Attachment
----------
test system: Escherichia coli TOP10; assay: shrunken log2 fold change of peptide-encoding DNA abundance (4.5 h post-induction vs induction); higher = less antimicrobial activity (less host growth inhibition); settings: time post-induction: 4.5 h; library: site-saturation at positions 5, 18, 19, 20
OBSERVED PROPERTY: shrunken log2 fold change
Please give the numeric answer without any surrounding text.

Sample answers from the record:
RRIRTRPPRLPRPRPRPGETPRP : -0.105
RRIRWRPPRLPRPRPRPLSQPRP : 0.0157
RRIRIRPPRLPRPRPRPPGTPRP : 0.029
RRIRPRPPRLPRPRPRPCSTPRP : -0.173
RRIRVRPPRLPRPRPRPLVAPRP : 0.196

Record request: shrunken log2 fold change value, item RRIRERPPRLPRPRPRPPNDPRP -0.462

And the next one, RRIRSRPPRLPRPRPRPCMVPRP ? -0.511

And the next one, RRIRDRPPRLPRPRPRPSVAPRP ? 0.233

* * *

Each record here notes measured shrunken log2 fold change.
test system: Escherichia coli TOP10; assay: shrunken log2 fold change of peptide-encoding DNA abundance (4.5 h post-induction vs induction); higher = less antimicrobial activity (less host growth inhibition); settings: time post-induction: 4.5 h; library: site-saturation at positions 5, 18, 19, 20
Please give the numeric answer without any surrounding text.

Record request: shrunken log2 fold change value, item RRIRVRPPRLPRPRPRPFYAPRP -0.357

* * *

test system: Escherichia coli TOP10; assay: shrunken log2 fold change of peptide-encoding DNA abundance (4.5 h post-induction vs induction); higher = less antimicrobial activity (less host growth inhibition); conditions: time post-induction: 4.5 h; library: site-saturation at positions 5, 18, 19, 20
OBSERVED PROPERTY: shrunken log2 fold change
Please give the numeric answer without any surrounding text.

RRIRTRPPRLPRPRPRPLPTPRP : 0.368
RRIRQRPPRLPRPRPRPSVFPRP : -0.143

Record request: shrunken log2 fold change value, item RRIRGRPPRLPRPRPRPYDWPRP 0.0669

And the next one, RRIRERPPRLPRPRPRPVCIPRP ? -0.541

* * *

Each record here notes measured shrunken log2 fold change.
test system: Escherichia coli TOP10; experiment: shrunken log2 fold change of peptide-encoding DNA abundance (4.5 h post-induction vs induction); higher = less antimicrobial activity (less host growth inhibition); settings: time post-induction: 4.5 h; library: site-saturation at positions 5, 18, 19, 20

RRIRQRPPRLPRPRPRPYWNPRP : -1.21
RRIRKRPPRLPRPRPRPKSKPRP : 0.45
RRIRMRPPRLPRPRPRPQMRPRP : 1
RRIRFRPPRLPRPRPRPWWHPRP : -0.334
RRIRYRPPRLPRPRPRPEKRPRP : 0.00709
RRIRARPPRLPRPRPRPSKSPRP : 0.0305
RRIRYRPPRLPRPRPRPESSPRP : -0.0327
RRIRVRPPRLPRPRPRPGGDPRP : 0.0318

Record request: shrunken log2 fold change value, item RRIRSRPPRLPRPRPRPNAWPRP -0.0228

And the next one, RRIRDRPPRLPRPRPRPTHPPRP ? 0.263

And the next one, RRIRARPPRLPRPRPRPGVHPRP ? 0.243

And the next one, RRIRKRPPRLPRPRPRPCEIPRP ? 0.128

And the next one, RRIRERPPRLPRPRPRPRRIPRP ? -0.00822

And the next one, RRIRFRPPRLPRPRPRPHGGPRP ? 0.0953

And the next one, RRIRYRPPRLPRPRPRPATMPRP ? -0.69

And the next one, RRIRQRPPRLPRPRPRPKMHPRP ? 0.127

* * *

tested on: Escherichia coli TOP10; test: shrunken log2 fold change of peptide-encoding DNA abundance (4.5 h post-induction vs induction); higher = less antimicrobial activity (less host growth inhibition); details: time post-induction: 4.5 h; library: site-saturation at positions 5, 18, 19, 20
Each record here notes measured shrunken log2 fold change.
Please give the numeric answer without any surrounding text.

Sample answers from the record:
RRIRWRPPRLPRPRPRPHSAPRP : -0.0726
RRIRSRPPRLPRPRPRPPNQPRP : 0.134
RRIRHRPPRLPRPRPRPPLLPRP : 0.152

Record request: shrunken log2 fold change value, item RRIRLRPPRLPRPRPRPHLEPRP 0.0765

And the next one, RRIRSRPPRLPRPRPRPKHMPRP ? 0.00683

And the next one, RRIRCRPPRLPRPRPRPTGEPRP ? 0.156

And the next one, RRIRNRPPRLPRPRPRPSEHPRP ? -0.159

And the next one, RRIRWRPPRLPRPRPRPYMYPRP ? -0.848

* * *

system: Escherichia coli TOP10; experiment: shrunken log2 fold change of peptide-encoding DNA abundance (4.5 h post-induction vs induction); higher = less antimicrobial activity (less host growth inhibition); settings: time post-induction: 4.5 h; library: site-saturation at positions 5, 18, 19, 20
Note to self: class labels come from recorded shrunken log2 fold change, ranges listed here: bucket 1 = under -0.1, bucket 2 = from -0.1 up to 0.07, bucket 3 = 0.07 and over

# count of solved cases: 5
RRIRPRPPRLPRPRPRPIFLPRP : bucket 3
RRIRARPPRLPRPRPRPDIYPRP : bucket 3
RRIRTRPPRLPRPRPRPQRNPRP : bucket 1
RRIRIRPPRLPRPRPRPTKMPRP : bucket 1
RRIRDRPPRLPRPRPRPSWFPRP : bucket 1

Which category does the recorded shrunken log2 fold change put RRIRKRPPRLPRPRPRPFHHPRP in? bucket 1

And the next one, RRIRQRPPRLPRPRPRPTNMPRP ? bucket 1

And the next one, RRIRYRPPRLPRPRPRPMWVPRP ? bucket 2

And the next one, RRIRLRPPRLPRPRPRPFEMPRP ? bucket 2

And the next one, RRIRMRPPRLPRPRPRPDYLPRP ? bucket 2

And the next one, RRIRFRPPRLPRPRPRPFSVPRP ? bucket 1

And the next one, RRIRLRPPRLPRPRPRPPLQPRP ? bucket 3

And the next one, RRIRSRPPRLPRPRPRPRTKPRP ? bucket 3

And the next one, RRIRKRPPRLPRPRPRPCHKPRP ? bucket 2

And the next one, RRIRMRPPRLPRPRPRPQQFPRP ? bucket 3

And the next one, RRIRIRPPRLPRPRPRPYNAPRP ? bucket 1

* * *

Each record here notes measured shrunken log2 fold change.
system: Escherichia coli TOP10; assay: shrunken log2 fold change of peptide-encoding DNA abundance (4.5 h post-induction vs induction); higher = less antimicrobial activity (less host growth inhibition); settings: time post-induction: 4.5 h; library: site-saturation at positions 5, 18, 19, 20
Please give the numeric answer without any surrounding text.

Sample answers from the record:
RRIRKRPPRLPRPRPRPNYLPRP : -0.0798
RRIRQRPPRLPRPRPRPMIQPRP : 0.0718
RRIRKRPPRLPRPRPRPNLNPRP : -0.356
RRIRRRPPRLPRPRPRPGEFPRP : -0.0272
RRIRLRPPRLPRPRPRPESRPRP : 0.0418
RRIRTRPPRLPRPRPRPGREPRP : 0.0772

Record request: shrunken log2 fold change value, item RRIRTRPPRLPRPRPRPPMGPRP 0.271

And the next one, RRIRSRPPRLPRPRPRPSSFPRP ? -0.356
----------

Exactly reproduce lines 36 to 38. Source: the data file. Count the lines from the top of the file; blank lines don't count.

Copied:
RRIRVRPPRLPRPRPRPGGDPRP : 0.0318

Record request: shrunken log2 fold change value, item RRIRSRPPRLPRPRPRPNAWPRP -0.0228

And the next one, RRIRDRPPRLPRPRPRPTHPPRP ? 0.263